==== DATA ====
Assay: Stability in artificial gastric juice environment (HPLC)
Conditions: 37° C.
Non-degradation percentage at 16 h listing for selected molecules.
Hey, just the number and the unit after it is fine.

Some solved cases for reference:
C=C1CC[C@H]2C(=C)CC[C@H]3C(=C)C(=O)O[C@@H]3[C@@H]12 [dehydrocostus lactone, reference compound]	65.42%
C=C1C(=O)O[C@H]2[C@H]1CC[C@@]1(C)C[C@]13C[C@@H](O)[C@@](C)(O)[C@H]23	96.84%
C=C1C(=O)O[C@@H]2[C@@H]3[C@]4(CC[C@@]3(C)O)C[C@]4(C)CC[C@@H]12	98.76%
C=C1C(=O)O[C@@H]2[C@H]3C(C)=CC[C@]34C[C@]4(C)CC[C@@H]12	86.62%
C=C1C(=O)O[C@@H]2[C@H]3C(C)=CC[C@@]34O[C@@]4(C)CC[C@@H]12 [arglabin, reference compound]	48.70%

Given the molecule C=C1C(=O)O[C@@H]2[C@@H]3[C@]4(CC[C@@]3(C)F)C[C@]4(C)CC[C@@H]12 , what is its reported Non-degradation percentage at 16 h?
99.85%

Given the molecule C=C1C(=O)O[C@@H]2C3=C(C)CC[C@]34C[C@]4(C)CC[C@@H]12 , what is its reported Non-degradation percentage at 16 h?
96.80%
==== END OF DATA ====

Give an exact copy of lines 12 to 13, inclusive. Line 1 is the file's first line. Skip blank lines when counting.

99.85%

Given the molecule C=C1C(=O)O[C@@H]2C3=C(C)CC[C@]34C[C@]4(C)CC[C@@H]12 , what is its reported Non-degradation percentage at 16 h?